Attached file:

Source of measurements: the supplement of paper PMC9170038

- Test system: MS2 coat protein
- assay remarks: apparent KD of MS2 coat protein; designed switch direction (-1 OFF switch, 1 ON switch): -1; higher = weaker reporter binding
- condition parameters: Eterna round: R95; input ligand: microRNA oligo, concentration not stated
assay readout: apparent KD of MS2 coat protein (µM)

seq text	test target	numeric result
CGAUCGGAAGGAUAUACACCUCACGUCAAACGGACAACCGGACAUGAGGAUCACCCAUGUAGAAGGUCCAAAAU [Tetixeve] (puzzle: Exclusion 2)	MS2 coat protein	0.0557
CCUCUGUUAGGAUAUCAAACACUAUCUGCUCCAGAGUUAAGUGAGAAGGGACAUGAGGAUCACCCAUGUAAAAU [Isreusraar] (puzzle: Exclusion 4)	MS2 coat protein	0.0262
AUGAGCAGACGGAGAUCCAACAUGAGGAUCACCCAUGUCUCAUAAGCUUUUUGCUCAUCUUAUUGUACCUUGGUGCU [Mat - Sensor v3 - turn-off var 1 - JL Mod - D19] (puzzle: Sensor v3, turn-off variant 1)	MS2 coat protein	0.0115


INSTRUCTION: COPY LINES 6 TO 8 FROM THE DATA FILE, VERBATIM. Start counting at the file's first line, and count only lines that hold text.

seq text	test target	numeric result
CGAUCGGAAGGAUAUACACCUCACGUCAAACGGACAACCGGACAUGAGGAUCACCCAUGUAGAAGGUCCAAAAU [Tetixeve] (puzzle: Exclusion 2)	MS2 coat protein	0.0557
CCUCUGUUAGGAUAUCAAACACUAUCUGCUCCAGAGUUAAGUGAGAAGGGACAUGAGGAUCACCCAUGUAAAAU [Isreusraar] (puzzle: Exclusion 4)	MS2 coat protein	0.0262